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spunkie

[spuhng-kee] /ˈspʌŋ ki/
noun, Scot.
1.
a will-o'-the-wisp.
Origin of spunkie
1720-1730
First recorded in 1720-30; spunk + -ie
Dictionary.com Unabridged
Based on the Random House Dictionary, © Random House, Inc. 2017.
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Examples from the Web for spunkie
Historical Examples
  • Even spunkie did not escape, but had to submit to the ignominy of a bath.

    Miss Billy Married Eleanor H. Porter
  • She's coming home, spunkie; and she'll make it a home for you, for me, and for all of us.

    Miss Billy Married Eleanor H. Porter
  • "There, spunkie," she said gayly to the cat, who had just uncurled from a nap behind the stove.

    Miss Billy Married Eleanor H. Porter
  • Pete appeared at the door to get spunkie, and to see that everything was all right for the night.

    Miss Billy Married Eleanor H. Porter
  • spunkie has been boarding out all August at a cat home, but he seems glad to get back to us.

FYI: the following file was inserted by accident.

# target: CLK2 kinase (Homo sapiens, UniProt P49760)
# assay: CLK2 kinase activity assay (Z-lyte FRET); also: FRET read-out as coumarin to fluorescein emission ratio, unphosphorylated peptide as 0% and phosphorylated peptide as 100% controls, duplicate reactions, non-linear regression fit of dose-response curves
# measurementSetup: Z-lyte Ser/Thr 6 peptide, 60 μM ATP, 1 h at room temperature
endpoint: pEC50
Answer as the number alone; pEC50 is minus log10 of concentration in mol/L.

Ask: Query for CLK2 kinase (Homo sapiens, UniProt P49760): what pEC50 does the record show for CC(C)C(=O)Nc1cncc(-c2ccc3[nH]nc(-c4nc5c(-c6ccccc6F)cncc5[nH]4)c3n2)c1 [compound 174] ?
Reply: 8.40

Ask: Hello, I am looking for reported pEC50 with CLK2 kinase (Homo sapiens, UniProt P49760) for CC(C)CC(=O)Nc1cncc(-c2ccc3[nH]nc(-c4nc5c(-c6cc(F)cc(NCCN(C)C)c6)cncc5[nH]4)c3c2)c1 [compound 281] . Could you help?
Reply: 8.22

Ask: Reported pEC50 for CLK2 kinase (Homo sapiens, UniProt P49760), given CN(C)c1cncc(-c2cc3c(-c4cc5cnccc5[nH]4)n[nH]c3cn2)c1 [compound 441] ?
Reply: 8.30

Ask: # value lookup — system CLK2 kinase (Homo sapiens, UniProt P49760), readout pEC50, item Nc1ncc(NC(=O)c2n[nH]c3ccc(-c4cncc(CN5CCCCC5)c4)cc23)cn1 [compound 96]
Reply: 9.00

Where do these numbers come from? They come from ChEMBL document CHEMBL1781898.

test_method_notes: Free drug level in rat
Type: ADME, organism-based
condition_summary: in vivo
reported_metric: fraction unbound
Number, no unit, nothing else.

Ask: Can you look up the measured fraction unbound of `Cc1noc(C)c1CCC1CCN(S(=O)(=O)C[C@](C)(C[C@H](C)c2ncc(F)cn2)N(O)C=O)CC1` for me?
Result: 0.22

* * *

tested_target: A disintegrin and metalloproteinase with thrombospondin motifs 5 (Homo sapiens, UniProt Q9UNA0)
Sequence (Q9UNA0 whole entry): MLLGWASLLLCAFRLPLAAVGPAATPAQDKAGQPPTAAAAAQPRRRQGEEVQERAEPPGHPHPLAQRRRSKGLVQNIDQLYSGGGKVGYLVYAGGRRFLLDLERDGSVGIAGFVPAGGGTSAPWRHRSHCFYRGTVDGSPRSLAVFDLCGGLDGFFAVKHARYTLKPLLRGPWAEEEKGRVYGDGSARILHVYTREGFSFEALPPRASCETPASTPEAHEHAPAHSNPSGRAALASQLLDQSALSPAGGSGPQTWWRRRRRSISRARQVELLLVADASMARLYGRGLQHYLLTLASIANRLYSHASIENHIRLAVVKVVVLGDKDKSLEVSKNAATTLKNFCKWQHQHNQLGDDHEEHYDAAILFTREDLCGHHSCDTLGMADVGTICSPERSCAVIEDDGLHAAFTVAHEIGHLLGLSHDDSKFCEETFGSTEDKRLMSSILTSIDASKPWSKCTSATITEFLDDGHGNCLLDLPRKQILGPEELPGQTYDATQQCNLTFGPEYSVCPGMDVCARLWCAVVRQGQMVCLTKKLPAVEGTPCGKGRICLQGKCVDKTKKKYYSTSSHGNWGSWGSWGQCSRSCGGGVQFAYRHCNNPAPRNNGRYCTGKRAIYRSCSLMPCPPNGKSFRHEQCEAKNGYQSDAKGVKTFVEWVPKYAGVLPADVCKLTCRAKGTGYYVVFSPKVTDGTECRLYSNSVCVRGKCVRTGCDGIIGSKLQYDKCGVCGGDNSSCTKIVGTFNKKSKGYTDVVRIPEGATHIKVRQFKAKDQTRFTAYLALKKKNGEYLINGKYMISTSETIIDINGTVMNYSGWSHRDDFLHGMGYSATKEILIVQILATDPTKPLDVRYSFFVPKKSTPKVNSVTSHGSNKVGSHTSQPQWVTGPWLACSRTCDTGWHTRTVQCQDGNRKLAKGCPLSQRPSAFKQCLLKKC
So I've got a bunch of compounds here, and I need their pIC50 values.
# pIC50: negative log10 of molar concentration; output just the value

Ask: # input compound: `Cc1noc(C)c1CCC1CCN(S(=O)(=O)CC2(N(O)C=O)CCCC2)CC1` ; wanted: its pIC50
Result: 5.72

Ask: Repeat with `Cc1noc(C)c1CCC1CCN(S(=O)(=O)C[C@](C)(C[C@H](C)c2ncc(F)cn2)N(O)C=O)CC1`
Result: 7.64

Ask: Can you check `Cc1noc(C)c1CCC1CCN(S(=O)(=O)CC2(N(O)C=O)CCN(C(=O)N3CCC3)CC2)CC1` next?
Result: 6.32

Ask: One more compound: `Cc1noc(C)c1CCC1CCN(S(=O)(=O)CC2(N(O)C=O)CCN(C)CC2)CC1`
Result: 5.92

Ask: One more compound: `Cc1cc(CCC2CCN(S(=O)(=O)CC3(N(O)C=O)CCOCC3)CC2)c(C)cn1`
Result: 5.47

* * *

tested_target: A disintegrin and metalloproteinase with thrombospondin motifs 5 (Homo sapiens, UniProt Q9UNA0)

Miss Billy Eleanor H. Porter
  • spunkie—thou shalt henceforth be my symbol signature, and tutelary genius!

  • Will is in Bertram's den dozing before the fireplace with spunkie curled up in his lap.

    Miss Billy Married Eleanor H. Porter
  • spunkie, disturbed from her doze by the fire, uttered a purring "me-o-ow," and looked up inquiringly.

    Miss Billy Married Eleanor H. Porter
  • Uncle William jerked himself awake, and spunkie opened sleepy eyes.

    Miss Billy Married Eleanor H. Porter
  • And Billy shook a pair of worsted reins, hung with little soft balls, full in spunkie's face.

    Miss Billy Married Eleanor H. Porter

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Word Value for spunkie

13
16
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